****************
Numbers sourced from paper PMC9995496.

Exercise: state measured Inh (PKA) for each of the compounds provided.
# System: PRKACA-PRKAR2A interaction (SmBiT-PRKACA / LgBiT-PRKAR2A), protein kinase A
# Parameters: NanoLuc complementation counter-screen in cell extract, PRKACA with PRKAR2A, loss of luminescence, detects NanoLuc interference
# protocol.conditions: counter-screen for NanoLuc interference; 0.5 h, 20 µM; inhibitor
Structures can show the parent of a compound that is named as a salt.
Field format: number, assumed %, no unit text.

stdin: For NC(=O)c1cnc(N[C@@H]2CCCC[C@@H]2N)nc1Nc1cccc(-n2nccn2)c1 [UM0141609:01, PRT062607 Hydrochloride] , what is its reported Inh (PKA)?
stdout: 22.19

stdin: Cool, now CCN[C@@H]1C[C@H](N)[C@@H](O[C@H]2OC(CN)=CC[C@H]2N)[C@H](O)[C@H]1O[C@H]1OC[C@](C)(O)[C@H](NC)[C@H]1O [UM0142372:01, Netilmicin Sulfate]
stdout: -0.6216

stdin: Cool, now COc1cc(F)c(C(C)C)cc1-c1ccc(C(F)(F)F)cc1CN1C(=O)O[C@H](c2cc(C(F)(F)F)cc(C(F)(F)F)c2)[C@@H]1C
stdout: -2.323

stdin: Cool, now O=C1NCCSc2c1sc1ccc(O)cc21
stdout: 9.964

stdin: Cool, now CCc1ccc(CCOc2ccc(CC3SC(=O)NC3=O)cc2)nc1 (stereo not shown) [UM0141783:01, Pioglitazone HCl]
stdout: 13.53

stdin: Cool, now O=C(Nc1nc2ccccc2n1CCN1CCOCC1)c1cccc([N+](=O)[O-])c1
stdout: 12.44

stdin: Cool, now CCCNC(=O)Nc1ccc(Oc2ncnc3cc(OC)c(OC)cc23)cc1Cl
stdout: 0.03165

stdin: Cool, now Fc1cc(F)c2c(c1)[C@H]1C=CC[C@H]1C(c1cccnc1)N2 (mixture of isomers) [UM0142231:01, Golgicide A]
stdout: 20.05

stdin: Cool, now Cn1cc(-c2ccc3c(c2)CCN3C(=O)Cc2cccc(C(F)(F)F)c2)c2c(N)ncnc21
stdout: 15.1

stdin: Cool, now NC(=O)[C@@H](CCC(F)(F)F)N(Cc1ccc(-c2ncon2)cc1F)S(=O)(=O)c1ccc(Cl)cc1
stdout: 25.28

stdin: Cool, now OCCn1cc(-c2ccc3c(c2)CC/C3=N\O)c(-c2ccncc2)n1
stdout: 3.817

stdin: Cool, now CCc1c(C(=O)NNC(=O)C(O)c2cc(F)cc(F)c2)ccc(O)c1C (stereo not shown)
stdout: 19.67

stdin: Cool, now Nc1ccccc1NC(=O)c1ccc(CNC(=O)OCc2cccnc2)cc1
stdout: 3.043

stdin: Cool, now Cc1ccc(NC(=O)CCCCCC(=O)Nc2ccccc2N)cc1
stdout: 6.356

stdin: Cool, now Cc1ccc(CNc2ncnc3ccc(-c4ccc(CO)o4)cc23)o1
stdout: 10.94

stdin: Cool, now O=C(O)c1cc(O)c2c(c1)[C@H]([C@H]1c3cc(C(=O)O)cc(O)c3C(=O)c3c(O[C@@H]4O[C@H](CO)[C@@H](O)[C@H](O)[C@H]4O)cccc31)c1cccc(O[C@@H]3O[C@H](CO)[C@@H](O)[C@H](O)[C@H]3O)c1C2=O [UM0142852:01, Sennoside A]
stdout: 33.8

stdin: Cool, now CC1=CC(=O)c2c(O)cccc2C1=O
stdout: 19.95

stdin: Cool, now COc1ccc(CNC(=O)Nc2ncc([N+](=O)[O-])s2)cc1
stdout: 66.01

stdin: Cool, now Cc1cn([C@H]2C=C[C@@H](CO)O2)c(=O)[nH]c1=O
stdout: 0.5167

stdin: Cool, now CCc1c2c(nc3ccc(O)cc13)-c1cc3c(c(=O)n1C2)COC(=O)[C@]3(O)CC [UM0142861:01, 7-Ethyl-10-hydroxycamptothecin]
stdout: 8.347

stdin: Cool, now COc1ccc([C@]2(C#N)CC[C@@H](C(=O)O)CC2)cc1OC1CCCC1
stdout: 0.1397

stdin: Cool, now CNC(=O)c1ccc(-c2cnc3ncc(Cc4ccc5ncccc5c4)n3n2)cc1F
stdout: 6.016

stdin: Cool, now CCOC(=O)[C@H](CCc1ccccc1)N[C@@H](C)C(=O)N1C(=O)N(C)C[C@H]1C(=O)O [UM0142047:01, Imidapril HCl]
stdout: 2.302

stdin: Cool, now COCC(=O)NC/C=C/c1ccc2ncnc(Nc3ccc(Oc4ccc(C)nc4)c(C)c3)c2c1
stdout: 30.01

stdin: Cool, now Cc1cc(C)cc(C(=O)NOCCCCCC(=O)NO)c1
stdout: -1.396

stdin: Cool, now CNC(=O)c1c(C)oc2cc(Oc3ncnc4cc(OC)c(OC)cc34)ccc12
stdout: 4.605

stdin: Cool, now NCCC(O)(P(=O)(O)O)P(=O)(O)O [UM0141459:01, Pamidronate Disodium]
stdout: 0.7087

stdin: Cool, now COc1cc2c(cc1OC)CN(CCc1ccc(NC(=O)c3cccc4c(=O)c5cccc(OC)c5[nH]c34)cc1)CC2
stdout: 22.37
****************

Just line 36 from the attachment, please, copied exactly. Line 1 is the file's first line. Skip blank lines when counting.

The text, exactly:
stdin: Cool, now Cc1ccc(CNc2ncnc3ccc(-c4ccc(CO)o4)cc23)o1